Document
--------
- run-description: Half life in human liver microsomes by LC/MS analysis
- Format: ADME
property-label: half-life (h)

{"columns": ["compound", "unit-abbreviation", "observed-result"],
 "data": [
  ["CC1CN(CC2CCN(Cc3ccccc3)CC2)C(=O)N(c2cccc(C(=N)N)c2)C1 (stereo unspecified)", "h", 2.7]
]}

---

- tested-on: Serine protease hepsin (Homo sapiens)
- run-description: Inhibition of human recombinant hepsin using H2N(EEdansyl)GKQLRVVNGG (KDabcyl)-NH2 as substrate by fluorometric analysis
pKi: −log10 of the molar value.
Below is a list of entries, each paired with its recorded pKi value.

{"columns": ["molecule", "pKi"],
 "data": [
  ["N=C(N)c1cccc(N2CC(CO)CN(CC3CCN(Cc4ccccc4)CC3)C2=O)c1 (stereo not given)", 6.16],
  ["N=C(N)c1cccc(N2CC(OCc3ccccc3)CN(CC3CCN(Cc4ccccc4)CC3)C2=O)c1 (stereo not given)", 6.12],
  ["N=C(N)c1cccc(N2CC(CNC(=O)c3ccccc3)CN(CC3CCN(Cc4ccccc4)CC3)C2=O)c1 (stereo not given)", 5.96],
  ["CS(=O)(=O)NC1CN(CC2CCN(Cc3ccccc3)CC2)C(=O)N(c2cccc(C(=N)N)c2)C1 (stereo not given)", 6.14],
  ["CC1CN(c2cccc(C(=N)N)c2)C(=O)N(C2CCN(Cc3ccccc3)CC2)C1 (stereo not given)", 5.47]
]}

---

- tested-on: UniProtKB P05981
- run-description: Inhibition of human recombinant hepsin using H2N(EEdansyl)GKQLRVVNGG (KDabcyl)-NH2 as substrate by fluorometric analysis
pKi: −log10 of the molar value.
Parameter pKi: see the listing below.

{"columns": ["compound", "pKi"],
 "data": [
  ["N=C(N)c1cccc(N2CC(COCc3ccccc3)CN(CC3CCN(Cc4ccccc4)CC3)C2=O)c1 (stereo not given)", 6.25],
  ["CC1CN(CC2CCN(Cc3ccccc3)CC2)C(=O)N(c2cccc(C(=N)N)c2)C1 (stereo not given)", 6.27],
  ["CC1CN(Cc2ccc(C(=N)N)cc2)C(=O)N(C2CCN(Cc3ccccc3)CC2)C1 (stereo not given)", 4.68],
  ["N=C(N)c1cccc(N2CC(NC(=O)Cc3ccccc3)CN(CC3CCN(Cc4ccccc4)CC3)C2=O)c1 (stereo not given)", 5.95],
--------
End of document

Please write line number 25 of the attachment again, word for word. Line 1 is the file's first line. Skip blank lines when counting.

Parameter pKi: see the listing below.